Improving Function.prototype.bind

Andrea Giammarchi andrea.giammarchi at gmail.com
Fri Jan 6 03:51:35 PST 2012


unreachable without reference count? do you have an example different from
a private scope object that is reachable from that scope so I would not
call it unreachable?

In any case I understand your leaks point and if WeakMap solves this, but I
strongly believe no shim will be able to emulate this behavior, no matters
how much articulated the implementation is ( taking that google shim as
example that also won't work as it is in older browsers in any case )

Then this is a dead line, something that you said makes sense as problem,
won't be solved natively because it can be implemented via libraries ...
but if this is the logic, I wonder what is ES5 about with all its extras (
Array, Function, String, etc )

Regards

On Fri, Jan 6, 2012 at 12:42 PM, David Bruant <bruant.d at gmail.com> wrote:

>  Le 06/01/2012 12:23, Andrea Giammarchi a écrit :
>
> it doesn't ... as soon as you release the reference to o no leaks persists
> but of course until you keep o on hold those unique callbacks cannot be
> released ...
>
> If you're telling me that keeping only one of the object or the function
> alive but not both keeps the bound function alive, then you do have a leak.
> The bound function only has a reason to exist if both the object and the
> function remain in the program.
>
>
>
> but this would be true with WeakMap too, isn't it?
>
> No it wouldn't. Since WeakMaps keep weak references, you can't have the
> type of leaks I just described. As I said in [1], the bound function will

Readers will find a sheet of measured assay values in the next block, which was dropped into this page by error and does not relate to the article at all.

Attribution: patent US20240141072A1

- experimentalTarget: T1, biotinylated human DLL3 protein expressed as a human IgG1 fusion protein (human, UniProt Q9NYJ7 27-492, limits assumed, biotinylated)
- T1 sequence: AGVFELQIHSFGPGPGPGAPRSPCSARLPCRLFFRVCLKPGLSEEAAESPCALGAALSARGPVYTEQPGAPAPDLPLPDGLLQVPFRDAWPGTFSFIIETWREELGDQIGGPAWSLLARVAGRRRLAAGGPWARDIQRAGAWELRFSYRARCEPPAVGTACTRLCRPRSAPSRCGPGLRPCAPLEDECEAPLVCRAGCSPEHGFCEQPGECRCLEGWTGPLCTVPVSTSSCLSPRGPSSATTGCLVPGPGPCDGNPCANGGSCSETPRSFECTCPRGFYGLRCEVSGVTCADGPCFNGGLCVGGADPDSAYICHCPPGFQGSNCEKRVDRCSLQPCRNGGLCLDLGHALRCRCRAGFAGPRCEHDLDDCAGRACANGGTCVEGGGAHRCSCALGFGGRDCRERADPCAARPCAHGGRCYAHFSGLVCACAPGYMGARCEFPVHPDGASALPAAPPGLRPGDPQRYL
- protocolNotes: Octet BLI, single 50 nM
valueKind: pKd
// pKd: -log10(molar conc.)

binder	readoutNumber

> be kept in memory only if both the object and the function are still
> strongly held somewhere (so the weakmap doesn't count).
>
>
>
>  In any case, boundTo is suitable for listeners and the whole point is to
> do not hold manually those function
>
>  once again
>
>  window.addEventListener("whatever", o.boundTo(o.method), false);
> // later on
> window.removeEventListener("whatever", o.boundTo(o.method), false);
> // that's it
>
>  We can reuse/add the listener later on without problems but as soon as
> object "o" will be unreachable (no reference count === 0)
>
> "Reference count === 0" and "unreachable" are different properties.
> An object can be unreachable even with a reference count different of 0.
>
>
>
>  everything will be fine
>
>  This, versus this anti pattern
>
>  o._leMethodBound = o.method.bind(o);
> window.addEventListener("whatever", o._leMethodBound, false);
> // later on
> window.removeEventListener("whatever", o._leMethodBound, false);
>
>  o._leMethodBound is exposed
>
> only because of your implementation.
>
>
>  and used only to hold a bound method ... we have all done this until
> now, and to me it's kinda illogical, boring, error prone
>
> I fully agree with your use case. Yet, you still haven't answered my
> question:
> If browsers implemented your proposal, it would certainly be in new
> versions that will certainly already have WeakMaps built-in. In this case,
> what would be the benefit of a native implementation rather than a library
> of yours?
>
> Regarding your earlier argument about 'bind' being often implemented in
> libraries, it has to be noted that ES5 version of bind has features that
> ES3-based polyfill cannot emulate including being safe against redefinition
> of 'call' and 'apply'.
>
> David
>
> [1] https://mail.mozilla.org/pipermail/es-discuss/2012-January/019306.html
>
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